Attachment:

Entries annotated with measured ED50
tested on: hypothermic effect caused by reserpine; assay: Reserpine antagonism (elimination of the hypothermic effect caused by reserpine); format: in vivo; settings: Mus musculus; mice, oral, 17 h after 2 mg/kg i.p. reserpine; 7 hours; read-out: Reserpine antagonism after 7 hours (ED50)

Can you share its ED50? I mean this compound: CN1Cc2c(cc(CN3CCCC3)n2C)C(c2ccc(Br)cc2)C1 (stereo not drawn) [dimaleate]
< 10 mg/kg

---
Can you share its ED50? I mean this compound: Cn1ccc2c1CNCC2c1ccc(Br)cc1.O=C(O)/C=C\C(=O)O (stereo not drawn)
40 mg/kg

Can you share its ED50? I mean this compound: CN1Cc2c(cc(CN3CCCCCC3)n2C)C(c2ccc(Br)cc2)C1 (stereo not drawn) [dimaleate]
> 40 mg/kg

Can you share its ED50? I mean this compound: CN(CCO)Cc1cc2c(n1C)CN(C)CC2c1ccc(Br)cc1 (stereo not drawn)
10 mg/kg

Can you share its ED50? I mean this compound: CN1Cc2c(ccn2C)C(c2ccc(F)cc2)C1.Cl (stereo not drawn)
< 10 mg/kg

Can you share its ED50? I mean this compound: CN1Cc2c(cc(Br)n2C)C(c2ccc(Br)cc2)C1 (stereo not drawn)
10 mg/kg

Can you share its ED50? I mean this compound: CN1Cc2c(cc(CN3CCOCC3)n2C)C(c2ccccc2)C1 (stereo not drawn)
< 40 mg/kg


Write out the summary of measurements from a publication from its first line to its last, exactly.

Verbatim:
Entries annotated with measured ED50
tested on: hypothermic effect caused by reserpine; assay: Reserpine antagonism (elimination of the hypothermic effect caused by reserpine); format: in vivo; settings: Mus musculus; mice, oral, 17 h after 2 mg/kg i.p. reserpine; 7 hours; read-out: Reserpine antagonism after 7 hours (ED50)

Can you share its ED50? I mean this compound: CN1Cc2c(cc(CN3CCCC3)n2C)C(c2ccc(Br)cc2)C1 (stereo not drawn) [dimaleate]
< 10 mg/kg

---
Can you share its ED50? I mean this compound: Cn1ccc2c1CNCC2c1ccc(Br)cc1.O=C(O)/C=C\C(=O)O (stereo not drawn)
40 mg/kg

Can you share its ED50? I mean this compound: CN1Cc2c(cc(CN3CCCCCC3)n2C)C(c2ccc(Br)cc2)C1 (stereo not drawn) [dimaleate]
> 40 mg/kg

Can you share its ED50? I mean this compound: CN(CCO)Cc1cc2c(n1C)CN(C)CC2c1ccc(Br)cc1 (stereo not drawn)
10 mg/kg

Can you share its ED50? I mean this compound: CN1Cc2c(ccn2C)C(c2ccc(F)cc2)C1.Cl (stereo not drawn)
< 10 mg/kg

Can you share its ED50? I mean this compound: CN1Cc2c(cc(Br)n2C)C(c2ccc(Br)cc2)C1 (stereo not drawn)
10 mg/kg

Can you share its ED50? I mean this compound: CN1Cc2c(cc(CN3CCOCC3)n2C)C(c2ccccc2)C1 (stereo not drawn)
< 40 mg/kg